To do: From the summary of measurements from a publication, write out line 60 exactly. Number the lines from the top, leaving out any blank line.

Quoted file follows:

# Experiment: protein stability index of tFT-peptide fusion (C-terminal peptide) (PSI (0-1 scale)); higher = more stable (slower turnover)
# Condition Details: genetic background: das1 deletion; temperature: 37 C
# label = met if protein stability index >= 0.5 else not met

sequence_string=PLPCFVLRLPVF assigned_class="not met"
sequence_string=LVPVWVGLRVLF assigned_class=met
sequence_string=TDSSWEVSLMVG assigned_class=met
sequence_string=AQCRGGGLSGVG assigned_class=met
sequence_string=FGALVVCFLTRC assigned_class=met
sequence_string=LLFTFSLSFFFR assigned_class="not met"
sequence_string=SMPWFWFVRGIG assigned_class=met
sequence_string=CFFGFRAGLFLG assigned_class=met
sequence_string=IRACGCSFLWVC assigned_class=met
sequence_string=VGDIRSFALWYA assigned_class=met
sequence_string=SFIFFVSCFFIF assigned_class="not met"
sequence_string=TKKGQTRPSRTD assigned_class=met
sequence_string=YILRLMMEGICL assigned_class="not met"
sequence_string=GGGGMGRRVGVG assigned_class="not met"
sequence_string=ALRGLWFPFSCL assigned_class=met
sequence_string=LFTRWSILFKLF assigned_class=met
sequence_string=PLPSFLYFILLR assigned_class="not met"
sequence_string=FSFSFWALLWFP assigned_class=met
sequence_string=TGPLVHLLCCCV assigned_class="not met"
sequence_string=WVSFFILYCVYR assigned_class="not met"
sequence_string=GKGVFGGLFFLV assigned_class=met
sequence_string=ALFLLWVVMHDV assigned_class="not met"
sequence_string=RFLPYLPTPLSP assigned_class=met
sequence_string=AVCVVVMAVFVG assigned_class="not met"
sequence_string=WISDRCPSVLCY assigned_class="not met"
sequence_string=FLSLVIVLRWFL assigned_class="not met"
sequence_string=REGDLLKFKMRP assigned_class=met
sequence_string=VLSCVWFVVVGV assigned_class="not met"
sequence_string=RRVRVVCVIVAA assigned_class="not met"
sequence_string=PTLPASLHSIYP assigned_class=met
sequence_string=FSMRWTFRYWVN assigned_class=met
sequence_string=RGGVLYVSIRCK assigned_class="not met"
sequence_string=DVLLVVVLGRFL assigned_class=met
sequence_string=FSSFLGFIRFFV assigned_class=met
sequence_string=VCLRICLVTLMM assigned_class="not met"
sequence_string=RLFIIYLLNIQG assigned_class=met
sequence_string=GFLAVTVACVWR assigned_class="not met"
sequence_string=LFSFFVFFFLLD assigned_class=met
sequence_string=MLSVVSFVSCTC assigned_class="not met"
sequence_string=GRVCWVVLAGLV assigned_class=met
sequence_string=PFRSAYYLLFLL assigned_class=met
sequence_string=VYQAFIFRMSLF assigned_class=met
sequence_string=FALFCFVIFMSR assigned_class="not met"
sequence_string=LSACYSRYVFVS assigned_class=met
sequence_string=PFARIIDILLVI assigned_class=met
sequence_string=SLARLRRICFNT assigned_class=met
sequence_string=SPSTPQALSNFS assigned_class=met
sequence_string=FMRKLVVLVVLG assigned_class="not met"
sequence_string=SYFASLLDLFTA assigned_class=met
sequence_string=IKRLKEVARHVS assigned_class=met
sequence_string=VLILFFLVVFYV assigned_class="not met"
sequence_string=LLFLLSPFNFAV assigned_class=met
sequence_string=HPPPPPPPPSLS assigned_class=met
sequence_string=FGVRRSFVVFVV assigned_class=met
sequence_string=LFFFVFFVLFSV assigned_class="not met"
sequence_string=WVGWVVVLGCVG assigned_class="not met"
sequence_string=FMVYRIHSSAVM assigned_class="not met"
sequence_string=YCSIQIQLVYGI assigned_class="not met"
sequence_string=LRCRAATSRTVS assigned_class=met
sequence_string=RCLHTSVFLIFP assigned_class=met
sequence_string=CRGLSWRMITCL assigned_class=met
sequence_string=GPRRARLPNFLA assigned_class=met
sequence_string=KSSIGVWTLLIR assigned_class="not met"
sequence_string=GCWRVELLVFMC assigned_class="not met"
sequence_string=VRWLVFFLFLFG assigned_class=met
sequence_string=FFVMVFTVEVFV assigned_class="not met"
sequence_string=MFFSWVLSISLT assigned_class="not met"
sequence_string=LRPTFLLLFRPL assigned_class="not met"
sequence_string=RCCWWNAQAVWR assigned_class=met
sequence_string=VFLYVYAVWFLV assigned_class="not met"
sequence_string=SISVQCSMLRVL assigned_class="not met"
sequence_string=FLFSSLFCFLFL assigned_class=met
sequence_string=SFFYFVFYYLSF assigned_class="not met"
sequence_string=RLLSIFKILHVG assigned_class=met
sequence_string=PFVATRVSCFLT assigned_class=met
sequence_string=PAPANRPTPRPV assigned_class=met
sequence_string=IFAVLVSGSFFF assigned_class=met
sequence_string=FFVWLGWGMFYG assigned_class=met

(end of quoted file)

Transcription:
sequence_string=FMVYRIHSSAVM assigned_class="not met"